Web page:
Summer’s End

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September 20, 2021- This has been a strange eight days. I chalk most of it up to the change of seasons, which often finds me out of sorts and seeing darkness where none is intended. That, in turn, leads to trusted friends drawing back a bit and my being in a somewhat isolated state, for a few days. Taking the hint, this year, it’s a time to take care of a few things that have gone neglected for a while, today, and be in nature tomorrow-the day of Equinox.

It didn’t help matters any, that a planned deployment with the Red Cross fell through-only because I didn’t make a second consecutive phone call to the dispatcher-when I was expecting a confirmation call from that individual. Funny, how the protocol from last year has changed. At any rate, given my emotional state, I would not have been on game and mistakes may have happened, that would not have served well. Things, no matter how confusing, happen for the general good.

Today begins a second series of September birthdays (Mom’s and my middle brother’s being the first set, earlier this month). This one starts with the birthday of someone with whom I have had scant contact, in this life, but an inexplicable bond from some other realm of existence. It includes the birthday of my sister and ends with the commemoration of Penny’s birthday, both next week.

Summer’s end caps a season that took in a second cross-country journey, saw some friendships start to fade, others generate and renewed my bonds with good-hearted people. It included a longer work project than I had planned, but the results were fairly successful. It is now time to look towards Autumn-the season of harvest, and of my own birth. It will bring me to southern California, for a few days next week; complete Red Cross training that I feel is needed, in early October; and make a journey to places in New Mexico that have longed called out. Fall will also bring a couple more sessions with the dermatology team and hopefully see my little family come out here for Thanksgiving. I may yet also go on deployment for a couple of weeks.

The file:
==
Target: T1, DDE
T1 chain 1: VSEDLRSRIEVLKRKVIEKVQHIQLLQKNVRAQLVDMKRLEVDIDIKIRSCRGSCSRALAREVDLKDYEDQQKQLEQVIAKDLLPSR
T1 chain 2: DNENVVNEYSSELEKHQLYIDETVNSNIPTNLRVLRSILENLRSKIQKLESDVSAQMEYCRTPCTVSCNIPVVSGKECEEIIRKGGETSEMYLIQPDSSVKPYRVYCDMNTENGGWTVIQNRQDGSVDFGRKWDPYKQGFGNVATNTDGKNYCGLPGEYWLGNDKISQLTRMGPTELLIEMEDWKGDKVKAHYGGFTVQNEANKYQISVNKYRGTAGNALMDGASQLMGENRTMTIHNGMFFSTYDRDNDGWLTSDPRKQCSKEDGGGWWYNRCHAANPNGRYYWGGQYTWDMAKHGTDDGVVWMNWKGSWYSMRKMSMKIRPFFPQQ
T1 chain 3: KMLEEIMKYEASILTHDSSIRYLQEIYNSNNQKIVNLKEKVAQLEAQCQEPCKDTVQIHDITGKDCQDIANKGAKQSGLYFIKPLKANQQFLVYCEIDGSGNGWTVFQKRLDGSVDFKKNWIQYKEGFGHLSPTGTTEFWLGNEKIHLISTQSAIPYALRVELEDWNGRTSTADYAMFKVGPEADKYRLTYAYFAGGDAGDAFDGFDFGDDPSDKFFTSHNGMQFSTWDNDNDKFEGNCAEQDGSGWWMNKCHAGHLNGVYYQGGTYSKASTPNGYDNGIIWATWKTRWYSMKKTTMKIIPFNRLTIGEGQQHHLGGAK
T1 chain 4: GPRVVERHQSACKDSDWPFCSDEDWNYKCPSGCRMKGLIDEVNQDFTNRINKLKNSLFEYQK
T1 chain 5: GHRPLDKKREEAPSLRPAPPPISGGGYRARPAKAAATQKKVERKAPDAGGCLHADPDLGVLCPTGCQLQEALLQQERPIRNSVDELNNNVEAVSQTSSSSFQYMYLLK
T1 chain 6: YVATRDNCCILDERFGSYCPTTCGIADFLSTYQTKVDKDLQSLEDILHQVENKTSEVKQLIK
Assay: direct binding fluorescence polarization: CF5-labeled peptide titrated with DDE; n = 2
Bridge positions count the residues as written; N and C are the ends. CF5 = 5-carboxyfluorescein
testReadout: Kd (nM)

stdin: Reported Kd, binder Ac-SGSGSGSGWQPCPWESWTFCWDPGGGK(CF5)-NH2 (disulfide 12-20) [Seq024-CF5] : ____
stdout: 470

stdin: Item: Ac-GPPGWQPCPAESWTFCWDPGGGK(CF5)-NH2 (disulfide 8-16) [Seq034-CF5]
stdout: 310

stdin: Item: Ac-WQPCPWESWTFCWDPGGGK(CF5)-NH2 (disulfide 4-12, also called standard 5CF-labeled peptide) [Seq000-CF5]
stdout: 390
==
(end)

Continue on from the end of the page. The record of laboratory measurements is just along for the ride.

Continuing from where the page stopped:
“Every new beginning comes from some other beginning’s end.” – Dan Wilson, “Closing Time”

Now, for another song, from a master songwriter:

Little Ado, Almost Nothing

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September 18, 2021- The call, for which I waited all day, never came. There was a flurry of phone activity on Thursday, with Red Cross dispatchers asking me, first to go to Louisiana to work as a computer operator, then deciding I might be better at supervising a shelter. Since I couldn’t go there immediately, owing to faith-based commitments, it was agreed I would go on Sunday-with documents to be handed me today.

Today has come, and is almost gone. With no word from RC, (and yes, the ball is in their court), I have concluded, from checking the weather forecast for Baton Rouge, that the need is fading. Bright sunshine lies ahead, after Monday, and good on the folks of Louisiana, who have been much put upon, again this summer.

We had a final monsoon storm here, this evening, as the major faith-based activity of the weekend was playing out. The rain was welcome, and did not interrupt our Zoom activity. Afterward, I felt the need to go across the mountain to Synergy Cafe, so off to Sedona it was. A two-hour visit with a mostly male troupe of musicians and a lengthy conversation with a spiritually-awakened lady made the evening worth the drive, as it usually is. The lady came here from Russia, as an adolescent, some twenty years ago, still retaining the more global view that many from that part of the world seem to embody.